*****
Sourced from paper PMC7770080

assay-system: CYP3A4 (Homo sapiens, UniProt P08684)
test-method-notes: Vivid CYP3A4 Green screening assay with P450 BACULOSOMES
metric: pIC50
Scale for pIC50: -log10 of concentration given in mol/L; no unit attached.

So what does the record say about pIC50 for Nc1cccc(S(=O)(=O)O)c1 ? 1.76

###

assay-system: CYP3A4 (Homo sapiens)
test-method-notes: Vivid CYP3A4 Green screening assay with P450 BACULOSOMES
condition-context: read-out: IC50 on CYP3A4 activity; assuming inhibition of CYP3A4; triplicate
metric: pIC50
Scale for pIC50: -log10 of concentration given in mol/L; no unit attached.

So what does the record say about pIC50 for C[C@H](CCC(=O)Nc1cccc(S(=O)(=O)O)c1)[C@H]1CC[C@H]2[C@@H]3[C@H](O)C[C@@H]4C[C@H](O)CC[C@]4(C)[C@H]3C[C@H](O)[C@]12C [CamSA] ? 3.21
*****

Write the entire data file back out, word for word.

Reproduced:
Sourced from paper PMC7770080

assay-system: CYP3A4 (Homo sapiens, UniProt P08684)
test-method-notes: Vivid CYP3A4 Green screening assay with P450 BACULOSOMES
metric: pIC50
Scale for pIC50: -log10 of concentration given in mol/L; no unit attached.

So what does the record say about pIC50 for Nc1cccc(S(=O)(=O)O)c1 ? 1.76

###

assay-system: CYP3A4 (Homo sapiens)
test-method-notes: Vivid CYP3A4 Green screening assay with P450 BACULOSOMES
condition-context: read-out: IC50 on CYP3A4 activity; assuming inhibition of CYP3A4; triplicate
metric: pIC50
Scale for pIC50: -log10 of concentration given in mol/L; no unit attached.

So what does the record say about pIC50 for C[C@H](CCC(=O)Nc1cccc(S(=O)(=O)O)c1)[C@H]1CC[C@H]2[C@@H]3[C@H](O)C[C@@H]4C[C@H](O)CC[C@]4(C)[C@H]3C[C@H](O)[C@]12C [CamSA] ? 3.21